Steller Sea Lion

related topics
{specie, animal, plant}
{island, water, area}
{water, park, boat}
{woman, child, man}
{company, market, business}
{country, population, people}
{line, north, south}
{area, part, region}
{household, population, female}

The Steller sea lion (Eumetopias jubatus) also known as the northern sea lion, is a threatened species of sea lion in the northern Pacific. It is the sole member of the genus Eumetopias and the largest of the eared seals (Otariidae). Among pinnipeds, it is inferior in size only to the walrus and the two elephant seals. The species is named for the naturalist Georg Wilhelm Steller who first described them in 1741. The Steller sea lion has attracted considerable attention in recent decades due to significant, unexplained declines in their numbers over a large portion of their range in Alaska.

Contents

Physical description

Adult animals are lighter in color than most sea lions, ranging from pale yellow to tawny and occasionally reddish. Steller sea lion pups are born almost black, weighing around 23 kg (50 lbs), and remain dark for several months. Females and males both grow rapidly until the fifth year, after which female growth slows down considerably, attaining on average 2.5 m (8 feet) in length and 300 kg (660 lbs). Males continue to grow until their secondary sexual traits appear in their fifth to eighth year. Males are slightly longer than the females; they grow to about 3.25 m (10.7 feet) long [2] and have much wider chests, necks and general forebody structure and weigh 600–1100 kg (1300-2500 lbs).[3] Males are further distinguished by broader, higher foreheads, flatter snouts, and darker, slightly tuftier hair around their large necks, giving them a maned appearance. Indeed, their Latin name translates roughly as: "maned one with the broad forehead".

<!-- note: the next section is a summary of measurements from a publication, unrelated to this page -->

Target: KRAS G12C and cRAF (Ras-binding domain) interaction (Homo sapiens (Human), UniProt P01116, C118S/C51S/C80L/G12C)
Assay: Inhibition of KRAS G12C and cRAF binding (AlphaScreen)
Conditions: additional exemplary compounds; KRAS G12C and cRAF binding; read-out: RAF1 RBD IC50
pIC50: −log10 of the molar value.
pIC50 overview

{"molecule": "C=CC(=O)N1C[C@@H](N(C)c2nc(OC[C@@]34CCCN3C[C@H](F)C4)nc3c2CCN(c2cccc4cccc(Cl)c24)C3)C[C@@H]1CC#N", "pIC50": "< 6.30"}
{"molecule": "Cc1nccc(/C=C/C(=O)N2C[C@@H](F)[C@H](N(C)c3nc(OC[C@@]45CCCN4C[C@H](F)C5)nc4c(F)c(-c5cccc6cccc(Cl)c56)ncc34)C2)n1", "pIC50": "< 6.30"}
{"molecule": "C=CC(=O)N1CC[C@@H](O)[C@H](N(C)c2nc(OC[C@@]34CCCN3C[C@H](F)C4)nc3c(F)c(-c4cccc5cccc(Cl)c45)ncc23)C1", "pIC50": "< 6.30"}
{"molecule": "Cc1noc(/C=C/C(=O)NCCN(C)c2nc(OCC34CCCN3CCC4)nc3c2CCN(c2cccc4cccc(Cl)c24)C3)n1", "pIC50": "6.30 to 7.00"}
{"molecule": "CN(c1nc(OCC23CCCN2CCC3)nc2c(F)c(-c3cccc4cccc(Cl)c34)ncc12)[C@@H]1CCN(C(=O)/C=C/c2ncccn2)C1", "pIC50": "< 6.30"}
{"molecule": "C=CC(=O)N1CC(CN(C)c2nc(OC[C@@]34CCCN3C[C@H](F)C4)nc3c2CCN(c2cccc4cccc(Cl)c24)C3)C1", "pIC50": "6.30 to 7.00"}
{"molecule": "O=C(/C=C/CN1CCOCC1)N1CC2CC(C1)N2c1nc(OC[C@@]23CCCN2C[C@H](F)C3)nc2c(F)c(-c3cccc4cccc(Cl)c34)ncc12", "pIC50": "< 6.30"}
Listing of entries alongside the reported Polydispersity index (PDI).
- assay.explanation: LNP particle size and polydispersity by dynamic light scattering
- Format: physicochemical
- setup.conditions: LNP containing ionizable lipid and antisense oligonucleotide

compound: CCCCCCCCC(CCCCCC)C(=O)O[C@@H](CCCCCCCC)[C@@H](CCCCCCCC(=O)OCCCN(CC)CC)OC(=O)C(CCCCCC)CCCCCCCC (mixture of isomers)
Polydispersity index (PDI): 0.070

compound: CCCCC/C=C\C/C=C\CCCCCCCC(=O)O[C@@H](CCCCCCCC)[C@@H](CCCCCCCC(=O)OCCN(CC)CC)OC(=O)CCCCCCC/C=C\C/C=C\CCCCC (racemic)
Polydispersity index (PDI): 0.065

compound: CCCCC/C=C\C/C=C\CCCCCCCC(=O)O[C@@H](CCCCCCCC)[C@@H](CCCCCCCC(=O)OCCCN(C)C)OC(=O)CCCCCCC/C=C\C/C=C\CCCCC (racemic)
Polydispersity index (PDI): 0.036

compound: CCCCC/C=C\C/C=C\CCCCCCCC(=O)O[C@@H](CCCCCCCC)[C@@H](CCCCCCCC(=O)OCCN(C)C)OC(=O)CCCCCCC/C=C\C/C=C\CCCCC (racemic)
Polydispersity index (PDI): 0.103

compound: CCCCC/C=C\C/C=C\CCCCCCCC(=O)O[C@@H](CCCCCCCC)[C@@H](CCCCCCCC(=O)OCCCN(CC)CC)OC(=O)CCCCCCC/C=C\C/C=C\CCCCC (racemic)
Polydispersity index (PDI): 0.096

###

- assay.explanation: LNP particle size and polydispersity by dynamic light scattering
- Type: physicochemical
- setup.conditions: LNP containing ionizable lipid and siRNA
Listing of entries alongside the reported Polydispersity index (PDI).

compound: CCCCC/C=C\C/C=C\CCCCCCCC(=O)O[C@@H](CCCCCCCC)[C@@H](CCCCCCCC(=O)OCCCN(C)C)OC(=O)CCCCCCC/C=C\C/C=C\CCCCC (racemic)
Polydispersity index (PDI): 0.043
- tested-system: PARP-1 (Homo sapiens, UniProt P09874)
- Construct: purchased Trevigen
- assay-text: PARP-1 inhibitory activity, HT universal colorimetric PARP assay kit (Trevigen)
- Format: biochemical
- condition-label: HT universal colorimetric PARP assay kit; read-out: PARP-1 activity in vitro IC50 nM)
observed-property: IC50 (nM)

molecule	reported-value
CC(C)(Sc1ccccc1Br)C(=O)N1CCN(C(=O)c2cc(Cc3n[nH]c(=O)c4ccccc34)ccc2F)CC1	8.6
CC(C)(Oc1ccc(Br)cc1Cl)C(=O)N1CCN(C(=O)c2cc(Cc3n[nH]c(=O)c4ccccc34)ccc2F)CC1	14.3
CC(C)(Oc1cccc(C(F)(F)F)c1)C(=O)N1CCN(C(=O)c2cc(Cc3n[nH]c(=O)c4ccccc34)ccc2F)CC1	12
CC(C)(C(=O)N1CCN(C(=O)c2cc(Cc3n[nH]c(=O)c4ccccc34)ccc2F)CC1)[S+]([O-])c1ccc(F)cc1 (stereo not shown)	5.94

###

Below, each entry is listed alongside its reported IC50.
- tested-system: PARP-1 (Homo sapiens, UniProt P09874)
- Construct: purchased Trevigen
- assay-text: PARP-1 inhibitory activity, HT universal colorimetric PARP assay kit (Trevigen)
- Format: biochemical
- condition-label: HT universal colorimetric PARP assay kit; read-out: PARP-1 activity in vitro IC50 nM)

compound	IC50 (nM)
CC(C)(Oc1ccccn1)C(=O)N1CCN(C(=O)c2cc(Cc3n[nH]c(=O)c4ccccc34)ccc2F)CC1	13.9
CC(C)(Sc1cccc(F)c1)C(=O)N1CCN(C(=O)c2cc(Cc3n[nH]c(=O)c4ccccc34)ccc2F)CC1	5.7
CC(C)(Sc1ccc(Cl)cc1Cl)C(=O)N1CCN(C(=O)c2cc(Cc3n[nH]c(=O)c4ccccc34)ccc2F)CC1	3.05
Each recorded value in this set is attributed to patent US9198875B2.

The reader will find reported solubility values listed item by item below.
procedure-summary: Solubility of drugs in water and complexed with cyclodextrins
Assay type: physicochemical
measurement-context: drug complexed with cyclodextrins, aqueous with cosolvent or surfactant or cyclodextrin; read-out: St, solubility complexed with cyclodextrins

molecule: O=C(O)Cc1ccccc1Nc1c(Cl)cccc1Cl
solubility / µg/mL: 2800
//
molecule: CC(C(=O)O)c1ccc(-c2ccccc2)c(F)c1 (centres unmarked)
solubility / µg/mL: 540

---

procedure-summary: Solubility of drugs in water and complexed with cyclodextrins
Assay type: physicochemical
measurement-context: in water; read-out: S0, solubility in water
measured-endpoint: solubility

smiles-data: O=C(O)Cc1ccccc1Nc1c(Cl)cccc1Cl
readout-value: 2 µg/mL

Ecology

The range of the Steller sea lion extends from the Kuril Islands and the Sea of Okhotsk in Russia to the Gulf of Alaska in the north, and down to Año Nuevo Island off central California.[4] They formerly bred as far south as the Channel Islands but have not been observed there since the 1980s. Based on genetic anаlyses and local migration patterns, the global Steller sea lion population has traditionally been divided into an Eastern and Western stock at 144° W longitude, roughly through the middle of the Gulf of Alaska.[5][6] Recent evidence suggests that the sea lions in Russia in the Sea of Okhotsk and the Kuril islands comprise a third Asian stock, while the sea lions on the eastern seaboard of Kamchatka and the Commander Islands belong to the Western stock

Full article ▸

related documents
Hippopotamus
Armadillo
Manta ray
Peccary
Bryozoa
Mussel
Passerine
Pollinator
Polyp
Chondrichthyes
Polyploidy
Python reticulatus
Herbivory
Aye-aye
Triassic
Peppered moth
Pelican
Cuttlefish
Ecological selection
Platypus
List of freshwater aquarium fish species
Marsupial
Hagfish
Human genome
Bagworm moth
Pangolin
Dolphin
Discus (fish)
Carnivore
Monk Parakeet